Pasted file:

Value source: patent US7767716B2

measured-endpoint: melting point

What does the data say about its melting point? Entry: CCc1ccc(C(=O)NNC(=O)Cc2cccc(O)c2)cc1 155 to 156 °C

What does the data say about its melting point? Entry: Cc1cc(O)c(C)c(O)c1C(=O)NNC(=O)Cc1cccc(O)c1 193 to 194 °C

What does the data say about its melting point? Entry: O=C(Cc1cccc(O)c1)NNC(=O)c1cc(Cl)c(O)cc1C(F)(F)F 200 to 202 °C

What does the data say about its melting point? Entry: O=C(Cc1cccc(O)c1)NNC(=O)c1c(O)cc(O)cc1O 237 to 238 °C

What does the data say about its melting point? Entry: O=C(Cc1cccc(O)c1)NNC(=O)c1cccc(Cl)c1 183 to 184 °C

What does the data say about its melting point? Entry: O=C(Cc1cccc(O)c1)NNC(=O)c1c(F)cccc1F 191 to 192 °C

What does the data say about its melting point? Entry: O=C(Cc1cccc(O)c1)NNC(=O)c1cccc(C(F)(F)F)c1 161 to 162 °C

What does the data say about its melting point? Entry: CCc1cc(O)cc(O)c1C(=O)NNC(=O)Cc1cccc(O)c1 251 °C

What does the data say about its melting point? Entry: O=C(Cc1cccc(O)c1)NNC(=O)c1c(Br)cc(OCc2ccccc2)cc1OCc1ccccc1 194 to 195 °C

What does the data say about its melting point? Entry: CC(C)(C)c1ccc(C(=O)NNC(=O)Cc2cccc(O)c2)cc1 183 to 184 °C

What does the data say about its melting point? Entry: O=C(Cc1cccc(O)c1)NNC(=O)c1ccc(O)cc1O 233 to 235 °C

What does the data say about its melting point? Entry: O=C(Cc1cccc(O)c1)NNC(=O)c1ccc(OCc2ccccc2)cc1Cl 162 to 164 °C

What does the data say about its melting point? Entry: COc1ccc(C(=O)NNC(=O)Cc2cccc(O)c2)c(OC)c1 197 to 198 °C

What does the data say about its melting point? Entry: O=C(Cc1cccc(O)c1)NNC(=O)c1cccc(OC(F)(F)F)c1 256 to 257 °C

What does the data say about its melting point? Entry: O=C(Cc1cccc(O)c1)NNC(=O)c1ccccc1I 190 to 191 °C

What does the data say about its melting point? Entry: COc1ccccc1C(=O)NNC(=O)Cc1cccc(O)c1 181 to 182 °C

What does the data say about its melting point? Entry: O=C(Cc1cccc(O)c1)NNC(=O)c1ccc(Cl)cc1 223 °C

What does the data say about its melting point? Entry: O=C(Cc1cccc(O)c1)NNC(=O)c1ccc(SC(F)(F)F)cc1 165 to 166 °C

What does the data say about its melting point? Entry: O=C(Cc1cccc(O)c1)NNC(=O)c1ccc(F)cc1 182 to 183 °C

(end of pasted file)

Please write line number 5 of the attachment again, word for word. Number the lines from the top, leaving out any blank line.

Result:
What does the data say about its melting point? Entry: O=C(Cc1cccc(O)c1)NNC(=O)c1cc(Cl)c(O)cc1C(F)(F)F 200 to 202 °C